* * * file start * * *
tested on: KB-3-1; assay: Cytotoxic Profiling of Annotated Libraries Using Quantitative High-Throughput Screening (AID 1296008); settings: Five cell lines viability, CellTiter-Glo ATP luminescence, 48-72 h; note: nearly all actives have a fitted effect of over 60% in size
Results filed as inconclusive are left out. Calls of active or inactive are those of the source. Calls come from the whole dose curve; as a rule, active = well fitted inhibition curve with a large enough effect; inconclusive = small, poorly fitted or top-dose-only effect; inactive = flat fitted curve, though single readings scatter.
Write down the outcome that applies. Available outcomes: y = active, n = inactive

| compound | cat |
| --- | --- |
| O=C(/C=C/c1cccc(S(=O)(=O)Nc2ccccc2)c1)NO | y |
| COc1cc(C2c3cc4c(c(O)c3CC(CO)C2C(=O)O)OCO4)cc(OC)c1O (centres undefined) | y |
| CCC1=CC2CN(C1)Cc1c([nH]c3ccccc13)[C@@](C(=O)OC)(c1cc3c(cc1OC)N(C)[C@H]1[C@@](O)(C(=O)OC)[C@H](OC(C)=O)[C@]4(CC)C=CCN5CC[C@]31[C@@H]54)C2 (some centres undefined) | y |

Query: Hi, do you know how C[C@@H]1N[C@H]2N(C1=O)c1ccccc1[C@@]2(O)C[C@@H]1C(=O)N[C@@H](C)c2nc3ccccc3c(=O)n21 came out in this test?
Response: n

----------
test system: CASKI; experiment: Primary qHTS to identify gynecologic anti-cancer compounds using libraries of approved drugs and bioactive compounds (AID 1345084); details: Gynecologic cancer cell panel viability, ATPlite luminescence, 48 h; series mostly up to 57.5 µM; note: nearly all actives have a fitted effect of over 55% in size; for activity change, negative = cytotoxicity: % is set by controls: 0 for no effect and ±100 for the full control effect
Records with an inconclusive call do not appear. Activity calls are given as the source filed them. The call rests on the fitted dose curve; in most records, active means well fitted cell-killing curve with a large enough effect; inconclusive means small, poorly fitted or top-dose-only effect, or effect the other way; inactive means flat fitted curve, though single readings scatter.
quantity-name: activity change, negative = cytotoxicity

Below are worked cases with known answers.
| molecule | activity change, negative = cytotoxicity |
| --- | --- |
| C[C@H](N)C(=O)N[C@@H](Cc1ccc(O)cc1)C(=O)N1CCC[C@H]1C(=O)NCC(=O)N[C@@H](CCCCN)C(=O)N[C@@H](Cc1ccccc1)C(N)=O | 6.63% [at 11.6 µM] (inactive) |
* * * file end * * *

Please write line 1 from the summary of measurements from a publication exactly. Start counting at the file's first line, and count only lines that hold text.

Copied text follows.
tested on: KB-3-1; assay: Cytotoxic Profiling of Annotated Libraries Using Quantitative High-Throughput Screening (AID 1296008); settings: Five cell lines viability, CellTiter-Glo ATP luminescence, 48-72 h; note: nearly all actives have a fitted effect of over 60% in size